American Association for Cancer Research
00085472can123424-sup-fig1.pdf (166.65 kB)

Supplementary Figure 1 from ST6Gal-I Protein Expression Is Upregulated in Human Epithelial Tumors and Correlates with Stem Cell Markers in Normal Tissues and Colon Cancer Cell Lines

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journal contribution
posted on 2023-03-30, 22:10 authored by Amanda F. Swindall, Angelina I. Londoño-Joshi, Matthew J. Schultz, Naomi Fineberg, Donald J. Buchsbaum, Susan L. Bellis

PDF file - 166K, Validation of ST6Gal-I antibody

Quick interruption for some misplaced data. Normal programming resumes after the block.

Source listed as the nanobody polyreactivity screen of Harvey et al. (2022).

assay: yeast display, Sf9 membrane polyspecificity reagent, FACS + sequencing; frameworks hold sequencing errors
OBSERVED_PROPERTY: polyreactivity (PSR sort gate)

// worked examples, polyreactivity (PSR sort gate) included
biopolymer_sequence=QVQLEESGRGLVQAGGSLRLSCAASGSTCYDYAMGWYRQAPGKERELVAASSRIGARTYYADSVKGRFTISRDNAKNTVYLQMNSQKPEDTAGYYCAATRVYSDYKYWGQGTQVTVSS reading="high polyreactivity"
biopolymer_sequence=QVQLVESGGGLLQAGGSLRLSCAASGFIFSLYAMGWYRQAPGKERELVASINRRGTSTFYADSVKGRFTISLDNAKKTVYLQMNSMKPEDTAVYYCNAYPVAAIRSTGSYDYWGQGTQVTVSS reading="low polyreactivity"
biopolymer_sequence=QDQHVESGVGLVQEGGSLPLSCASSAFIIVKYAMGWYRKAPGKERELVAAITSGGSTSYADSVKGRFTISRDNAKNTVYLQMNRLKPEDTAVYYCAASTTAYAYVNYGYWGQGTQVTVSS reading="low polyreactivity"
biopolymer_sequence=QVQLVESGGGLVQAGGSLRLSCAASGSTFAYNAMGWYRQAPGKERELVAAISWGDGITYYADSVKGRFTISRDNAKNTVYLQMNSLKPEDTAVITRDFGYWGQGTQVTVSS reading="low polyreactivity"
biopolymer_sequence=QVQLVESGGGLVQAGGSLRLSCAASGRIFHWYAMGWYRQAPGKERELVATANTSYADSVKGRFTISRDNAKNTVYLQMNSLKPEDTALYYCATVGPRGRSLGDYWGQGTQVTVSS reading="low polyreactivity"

The ST6Gal-I sialyltransferase adds an α2-6–linked sialic acid to the N-glycans of certain receptors. ST6Gal-I mRNA has been reported to be upregulated in human cancer, but a prior lack of antibodies has limited immunochemical analysis of the ST6Gal-I protein. Here, we show upregulated ST6Gal-I protein in several epithelial cancers, including many colon carcinomas. In normal colon, ST6Gal-I localized selectively to the base of crypts, where stem/progenitor cells are found, and the tissue staining patterns were similar to the established stem cell marker ALDH1. Similarly, ST6Gal-I expression was restricted to basal epidermal layers in skin, another stem/progenitor cell compartment. ST6Gal-I was highly expressed in induced pluripotent stem (iPS) cells, with no detectable expression in the fibroblasts from which iPS cells were derived. On the basis of these observations, we investigated further an association of ST6Gal-I with cancer stem cells (CSC). Selection of irinotecan resistance in colon carcinoma cells led to a greater proportion of CSCs compared with parental cells, as measured by the CSC markers CD133 and ALDH1 activity (Aldefluor). These chemoresistant cells exhibited a corresponding upregulation of ST6Gal-I expression. Conversely, short hairpin RNA (shRNA)-mediated attenuation of ST6Gal-I in colon carcinoma cells with elevated endogenous expression decreased the number of CD133/ALDH1-positive cells present in the cell population. Collectively, our results suggest that ST6Gal-I promotes tumorigenesis and may serve as a regulator of the stem cell phenotype in both normal and cancer cell populations. Cancer Res; 73(7); 2368–78. ©2012 AACR.

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